Stellenbosch University Library and Information Service - News from research support services

Month: November 2022

Summary of Open Access Week 2022

Stellenbosch University Library celebrated this year’s International Open Access Week 2022 by presenting a three-day programme that took place from 26-28 October. The celebrated theme “Open for Climate Justice” showcased a number of SU speakers who addressed the sub-themes of Climate Diversity, Climate Studies & Global Leadership and Climate Sustainability & Open Access at Stellenbosch University.

26 October – Climate Diversity

Prof Ruppel from the department of Mercantile Law, addressed the issues of climate justice versus climate responsibility, a South-North perspective.  He noted that the more affluent countries, such as those in the Global North, are responsible for around half of all the greenhouse gas emissions.  Whereas the Global South with the least greenhouse gas emissions, are the ones who are suffering as a result.  Yet the accountability of these adverse effects of climate change, hence climate justice, is complex and shrouded in legal, political, economic and philosophical issues.  He believes the North-South inequality can bridge the gap by recognising and acknowledging each others’ different realities and thereby objectively tackle global climate change.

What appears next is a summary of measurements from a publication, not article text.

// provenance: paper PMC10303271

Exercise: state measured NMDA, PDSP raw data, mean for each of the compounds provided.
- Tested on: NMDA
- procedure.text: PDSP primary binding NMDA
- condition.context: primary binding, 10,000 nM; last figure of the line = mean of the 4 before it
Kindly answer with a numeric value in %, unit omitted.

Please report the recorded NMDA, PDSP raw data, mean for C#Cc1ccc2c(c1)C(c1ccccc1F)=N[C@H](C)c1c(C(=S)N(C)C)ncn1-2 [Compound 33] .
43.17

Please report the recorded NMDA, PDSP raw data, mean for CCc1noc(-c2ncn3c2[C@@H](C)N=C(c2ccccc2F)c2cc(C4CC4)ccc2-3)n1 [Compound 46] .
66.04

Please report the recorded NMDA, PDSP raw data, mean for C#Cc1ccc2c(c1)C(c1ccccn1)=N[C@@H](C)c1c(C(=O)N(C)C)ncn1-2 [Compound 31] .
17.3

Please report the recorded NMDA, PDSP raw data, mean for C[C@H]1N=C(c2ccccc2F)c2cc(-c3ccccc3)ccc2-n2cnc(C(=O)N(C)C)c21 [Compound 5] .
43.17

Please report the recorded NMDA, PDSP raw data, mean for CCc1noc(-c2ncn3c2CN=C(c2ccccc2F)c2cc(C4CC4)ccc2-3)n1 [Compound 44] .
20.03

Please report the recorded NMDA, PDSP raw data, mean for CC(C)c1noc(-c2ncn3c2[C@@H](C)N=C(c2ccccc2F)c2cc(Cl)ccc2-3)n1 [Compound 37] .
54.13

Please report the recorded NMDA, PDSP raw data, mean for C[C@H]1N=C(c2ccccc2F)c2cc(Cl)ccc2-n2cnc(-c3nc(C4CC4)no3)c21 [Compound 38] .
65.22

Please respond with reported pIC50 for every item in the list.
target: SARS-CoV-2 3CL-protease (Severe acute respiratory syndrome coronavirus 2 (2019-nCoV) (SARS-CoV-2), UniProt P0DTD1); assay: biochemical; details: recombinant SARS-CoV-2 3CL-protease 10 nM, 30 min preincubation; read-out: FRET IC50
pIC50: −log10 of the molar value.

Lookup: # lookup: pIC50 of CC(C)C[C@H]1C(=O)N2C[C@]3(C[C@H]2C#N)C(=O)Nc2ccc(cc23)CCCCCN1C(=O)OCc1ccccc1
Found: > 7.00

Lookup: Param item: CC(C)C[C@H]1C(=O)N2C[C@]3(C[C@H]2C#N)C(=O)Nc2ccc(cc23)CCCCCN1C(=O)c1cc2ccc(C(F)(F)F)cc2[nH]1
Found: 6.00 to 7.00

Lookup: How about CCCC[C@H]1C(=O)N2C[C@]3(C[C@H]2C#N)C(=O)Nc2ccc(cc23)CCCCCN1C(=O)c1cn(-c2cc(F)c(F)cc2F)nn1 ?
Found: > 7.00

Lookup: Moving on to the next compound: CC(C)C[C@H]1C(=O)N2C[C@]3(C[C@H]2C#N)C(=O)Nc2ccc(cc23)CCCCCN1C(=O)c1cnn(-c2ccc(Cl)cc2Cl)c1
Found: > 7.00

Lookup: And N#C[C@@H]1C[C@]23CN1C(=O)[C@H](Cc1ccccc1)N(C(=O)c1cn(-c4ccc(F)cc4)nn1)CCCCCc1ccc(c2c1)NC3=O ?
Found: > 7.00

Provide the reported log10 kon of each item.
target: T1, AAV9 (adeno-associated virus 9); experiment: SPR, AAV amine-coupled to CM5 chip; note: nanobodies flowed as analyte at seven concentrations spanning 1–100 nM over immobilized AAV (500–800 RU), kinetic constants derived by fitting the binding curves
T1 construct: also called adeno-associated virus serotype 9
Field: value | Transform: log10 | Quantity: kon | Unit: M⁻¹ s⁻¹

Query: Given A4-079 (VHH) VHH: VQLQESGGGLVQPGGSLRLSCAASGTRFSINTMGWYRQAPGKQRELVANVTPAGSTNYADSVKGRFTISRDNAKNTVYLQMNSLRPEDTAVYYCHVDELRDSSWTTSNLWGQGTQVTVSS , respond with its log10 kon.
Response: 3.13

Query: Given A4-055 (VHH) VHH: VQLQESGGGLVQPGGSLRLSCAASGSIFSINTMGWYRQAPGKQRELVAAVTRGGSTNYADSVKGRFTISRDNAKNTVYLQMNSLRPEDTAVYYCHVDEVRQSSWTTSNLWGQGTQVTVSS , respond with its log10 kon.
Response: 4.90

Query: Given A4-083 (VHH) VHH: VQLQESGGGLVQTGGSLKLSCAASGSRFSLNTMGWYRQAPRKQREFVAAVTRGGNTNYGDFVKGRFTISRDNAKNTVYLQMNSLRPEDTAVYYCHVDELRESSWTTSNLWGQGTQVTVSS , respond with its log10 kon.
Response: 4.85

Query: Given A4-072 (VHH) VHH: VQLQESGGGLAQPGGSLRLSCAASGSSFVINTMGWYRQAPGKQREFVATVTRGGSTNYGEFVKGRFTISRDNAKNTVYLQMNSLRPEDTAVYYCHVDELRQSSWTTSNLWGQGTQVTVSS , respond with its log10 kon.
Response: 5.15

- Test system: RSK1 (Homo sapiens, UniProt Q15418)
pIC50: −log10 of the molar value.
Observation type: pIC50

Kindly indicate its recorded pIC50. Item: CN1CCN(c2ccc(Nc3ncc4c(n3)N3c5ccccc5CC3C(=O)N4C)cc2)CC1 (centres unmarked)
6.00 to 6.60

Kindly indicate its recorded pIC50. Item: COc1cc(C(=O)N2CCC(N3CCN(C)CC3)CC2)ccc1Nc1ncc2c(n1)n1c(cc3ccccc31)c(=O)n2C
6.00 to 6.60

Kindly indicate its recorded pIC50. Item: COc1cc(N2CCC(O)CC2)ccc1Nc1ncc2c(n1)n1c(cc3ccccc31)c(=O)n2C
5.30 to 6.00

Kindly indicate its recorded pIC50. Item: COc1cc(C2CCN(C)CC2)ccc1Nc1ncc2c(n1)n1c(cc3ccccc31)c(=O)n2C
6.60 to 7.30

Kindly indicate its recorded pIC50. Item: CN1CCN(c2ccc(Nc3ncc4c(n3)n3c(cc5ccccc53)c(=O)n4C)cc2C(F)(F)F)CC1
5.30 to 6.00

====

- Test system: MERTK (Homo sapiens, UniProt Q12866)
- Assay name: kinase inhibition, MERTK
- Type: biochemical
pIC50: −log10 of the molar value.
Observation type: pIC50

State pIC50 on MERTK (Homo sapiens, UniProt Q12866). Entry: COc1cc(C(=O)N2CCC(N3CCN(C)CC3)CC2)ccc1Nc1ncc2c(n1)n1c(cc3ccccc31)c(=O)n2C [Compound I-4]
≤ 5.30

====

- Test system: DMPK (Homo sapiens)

Dr Okoliko from the School of Public Leadership, talked about a social media research study of public views on the COP26 coal phase-out deal for South Africa.  Their analysis showed Facebook to be the primary source of news and the ‘go to’ platform for several South African news media.  By analysing the comments and views of the people, they discovered an overwhelmingly negative sentiment towards the deal.  However, the negativity is based on legitimate issues, such as the proper allocation of funding, the pros and cons of this deal for South Africa, the environmental impact and potential job losses within the industry.

Prof Helen de Klerk and Mr Bailey from the department of Geography & Environmental Studies presented a dual paper.  They looked at various open access resources that provided geospatial data in geographical information systems (GIS) and remote sensing (RS) data.  These data repositories can be used for creating climate forecasting, climate change modules and climate simulations.  They also discussed the basic and advanced uses of these open data resources.

Recording: Open Access Week 2022 Climate Diversity 26 October 2022

27 October –  Climate Studies & Global Leadership